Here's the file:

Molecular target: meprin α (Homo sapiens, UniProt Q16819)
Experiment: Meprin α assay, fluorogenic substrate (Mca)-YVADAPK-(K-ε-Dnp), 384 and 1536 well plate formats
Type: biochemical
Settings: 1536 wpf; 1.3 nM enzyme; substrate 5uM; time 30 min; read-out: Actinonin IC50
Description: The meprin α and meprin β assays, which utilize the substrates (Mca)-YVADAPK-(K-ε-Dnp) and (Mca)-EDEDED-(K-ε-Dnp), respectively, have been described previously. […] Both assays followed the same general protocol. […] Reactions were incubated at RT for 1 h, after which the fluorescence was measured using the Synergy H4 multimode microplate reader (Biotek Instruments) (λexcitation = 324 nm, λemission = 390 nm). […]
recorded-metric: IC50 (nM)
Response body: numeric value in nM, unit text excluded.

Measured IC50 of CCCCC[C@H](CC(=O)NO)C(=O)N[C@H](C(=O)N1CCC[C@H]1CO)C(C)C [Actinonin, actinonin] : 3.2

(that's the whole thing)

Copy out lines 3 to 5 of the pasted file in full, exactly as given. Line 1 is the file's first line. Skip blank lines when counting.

Type: biochemical
Settings: 1536 wpf; 1.3 nM enzyme; substrate 5uM; time 30 min; read-out: Actinonin IC50
Description: The meprin α and meprin β assays, which utilize the substrates (Mca)-YVADAPK-(K-ε-Dnp) and (Mca)-EDEDED-(K-ε-Dnp), respectively, have been described previously. […] Both assays followed the same general protocol. […] Reactions were incubated at RT for 1 h, after which the fluorescence was measured using the Synergy H4 multimode microplate reader (Biotek Instruments) (λexcitation = 324 nm, λemission = 390 nm). […]